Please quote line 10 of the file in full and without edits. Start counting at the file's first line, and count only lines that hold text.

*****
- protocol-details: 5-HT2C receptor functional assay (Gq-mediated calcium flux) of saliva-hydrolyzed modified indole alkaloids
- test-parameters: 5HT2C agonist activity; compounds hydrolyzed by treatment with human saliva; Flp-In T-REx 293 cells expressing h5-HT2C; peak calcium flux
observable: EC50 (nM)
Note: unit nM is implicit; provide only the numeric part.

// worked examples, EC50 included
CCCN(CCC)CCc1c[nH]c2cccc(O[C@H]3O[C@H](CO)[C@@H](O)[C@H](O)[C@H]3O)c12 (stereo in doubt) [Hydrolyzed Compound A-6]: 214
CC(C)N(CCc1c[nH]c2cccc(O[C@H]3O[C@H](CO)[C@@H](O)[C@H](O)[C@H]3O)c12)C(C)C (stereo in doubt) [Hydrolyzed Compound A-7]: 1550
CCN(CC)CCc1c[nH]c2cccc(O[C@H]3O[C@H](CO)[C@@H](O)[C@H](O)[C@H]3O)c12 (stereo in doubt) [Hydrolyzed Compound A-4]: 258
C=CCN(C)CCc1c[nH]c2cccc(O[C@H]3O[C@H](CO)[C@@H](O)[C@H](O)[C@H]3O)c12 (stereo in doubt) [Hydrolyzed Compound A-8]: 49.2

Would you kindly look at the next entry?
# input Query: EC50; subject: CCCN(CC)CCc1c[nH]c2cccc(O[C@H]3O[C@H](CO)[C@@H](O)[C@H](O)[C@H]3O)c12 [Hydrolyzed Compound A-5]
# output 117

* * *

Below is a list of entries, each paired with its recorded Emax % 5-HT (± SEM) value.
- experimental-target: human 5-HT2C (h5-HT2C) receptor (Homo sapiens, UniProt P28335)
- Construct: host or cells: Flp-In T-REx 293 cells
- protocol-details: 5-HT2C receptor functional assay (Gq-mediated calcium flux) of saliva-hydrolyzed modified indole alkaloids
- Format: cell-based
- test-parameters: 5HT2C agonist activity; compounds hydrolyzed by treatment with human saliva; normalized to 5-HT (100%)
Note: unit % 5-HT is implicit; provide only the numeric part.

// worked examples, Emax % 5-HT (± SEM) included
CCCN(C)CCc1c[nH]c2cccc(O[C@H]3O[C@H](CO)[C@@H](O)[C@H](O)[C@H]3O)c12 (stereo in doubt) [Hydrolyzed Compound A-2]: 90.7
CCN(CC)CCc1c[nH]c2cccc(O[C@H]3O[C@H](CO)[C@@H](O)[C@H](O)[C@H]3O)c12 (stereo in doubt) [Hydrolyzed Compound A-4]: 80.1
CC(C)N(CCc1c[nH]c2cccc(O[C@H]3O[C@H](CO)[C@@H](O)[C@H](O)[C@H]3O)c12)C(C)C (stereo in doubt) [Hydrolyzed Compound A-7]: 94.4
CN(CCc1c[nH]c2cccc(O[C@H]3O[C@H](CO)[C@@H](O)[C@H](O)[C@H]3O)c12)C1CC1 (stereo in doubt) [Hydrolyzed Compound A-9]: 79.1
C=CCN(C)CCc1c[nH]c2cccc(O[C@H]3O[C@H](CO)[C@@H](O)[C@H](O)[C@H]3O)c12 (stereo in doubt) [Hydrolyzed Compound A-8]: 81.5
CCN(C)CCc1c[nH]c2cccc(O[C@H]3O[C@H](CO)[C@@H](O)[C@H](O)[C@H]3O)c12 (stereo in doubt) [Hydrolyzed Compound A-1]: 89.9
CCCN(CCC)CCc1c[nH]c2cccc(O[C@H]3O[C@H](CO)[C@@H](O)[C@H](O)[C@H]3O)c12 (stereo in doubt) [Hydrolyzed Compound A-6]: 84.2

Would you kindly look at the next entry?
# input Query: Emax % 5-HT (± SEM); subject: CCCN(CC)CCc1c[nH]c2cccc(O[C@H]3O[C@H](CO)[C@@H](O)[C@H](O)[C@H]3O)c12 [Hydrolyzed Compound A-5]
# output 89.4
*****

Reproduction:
Would you kindly look at the next entry?